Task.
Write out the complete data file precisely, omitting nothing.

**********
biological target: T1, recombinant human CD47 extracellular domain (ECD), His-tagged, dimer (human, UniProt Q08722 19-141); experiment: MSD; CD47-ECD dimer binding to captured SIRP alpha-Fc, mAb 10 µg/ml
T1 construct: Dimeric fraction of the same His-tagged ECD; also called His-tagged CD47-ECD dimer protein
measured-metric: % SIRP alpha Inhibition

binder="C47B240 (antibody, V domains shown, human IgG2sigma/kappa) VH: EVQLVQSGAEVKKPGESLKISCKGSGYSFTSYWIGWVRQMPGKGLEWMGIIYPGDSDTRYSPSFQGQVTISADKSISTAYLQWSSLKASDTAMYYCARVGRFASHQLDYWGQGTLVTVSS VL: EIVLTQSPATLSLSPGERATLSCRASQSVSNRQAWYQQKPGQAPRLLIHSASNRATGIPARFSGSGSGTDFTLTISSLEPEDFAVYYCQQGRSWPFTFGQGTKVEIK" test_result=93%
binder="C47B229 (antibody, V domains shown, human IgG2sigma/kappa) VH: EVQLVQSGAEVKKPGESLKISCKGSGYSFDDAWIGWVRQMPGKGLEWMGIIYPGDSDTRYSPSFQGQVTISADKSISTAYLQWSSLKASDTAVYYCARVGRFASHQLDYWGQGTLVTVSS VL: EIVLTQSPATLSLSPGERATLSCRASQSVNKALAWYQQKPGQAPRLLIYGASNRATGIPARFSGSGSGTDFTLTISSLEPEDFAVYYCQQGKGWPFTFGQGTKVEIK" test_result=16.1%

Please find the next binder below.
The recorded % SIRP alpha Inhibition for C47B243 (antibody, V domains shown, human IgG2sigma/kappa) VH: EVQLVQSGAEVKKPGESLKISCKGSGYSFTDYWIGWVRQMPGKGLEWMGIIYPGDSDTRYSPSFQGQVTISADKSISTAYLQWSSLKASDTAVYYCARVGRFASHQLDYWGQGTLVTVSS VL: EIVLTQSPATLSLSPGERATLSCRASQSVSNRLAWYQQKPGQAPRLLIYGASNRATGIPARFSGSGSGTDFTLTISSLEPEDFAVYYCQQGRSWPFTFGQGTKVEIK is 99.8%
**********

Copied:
biological target: T1, recombinant human CD47 extracellular domain (ECD), His-tagged, dimer (human, UniProt Q08722 19-141); experiment: MSD; CD47-ECD dimer binding to captured SIRP alpha-Fc, mAb 10 µg/ml
T1 construct: Dimeric fraction of the same His-tagged ECD; also called His-tagged CD47-ECD dimer protein
measured-metric: % SIRP alpha Inhibition

binder="C47B240 (antibody, V domains shown, human IgG2sigma/kappa) VH: EVQLVQSGAEVKKPGESLKISCKGSGYSFTSYWIGWVRQMPGKGLEWMGIIYPGDSDTRYSPSFQGQVTISADKSISTAYLQWSSLKASDTAMYYCARVGRFASHQLDYWGQGTLVTVSS VL: EIVLTQSPATLSLSPGERATLSCRASQSVSNRQAWYQQKPGQAPRLLIHSASNRATGIPARFSGSGSGTDFTLTISSLEPEDFAVYYCQQGRSWPFTFGQGTKVEIK" test_result=93%
binder="C47B229 (antibody, V domains shown, human IgG2sigma/kappa) VH: EVQLVQSGAEVKKPGESLKISCKGSGYSFDDAWIGWVRQMPGKGLEWMGIIYPGDSDTRYSPSFQGQVTISADKSISTAYLQWSSLKASDTAVYYCARVGRFASHQLDYWGQGTLVTVSS VL: EIVLTQSPATLSLSPGERATLSCRASQSVNKALAWYQQKPGQAPRLLIYGASNRATGIPARFSGSGSGTDFTLTISSLEPEDFAVYYCQQGKGWPFTFGQGTKVEIK" test_result=16.1%

Please find the next binder below.
The recorded % SIRP alpha Inhibition for C47B243 (antibody, V domains shown, human IgG2sigma/kappa) VH: EVQLVQSGAEVKKPGESLKISCKGSGYSFTDYWIGWVRQMPGKGLEWMGIIYPGDSDTRYSPSFQGQVTISADKSISTAYLQWSSLKASDTAVYYCARVGRFASHQLDYWGQGTLVTVSS VL: EIVLTQSPATLSLSPGERATLSCRASQSVSNRLAWYQQKPGQAPRLLIYGASNRATGIPARFSGSGSGTDFTLTISSLEPEDFAVYYCQQGRSWPFTFGQGTKVEIK is 99.8%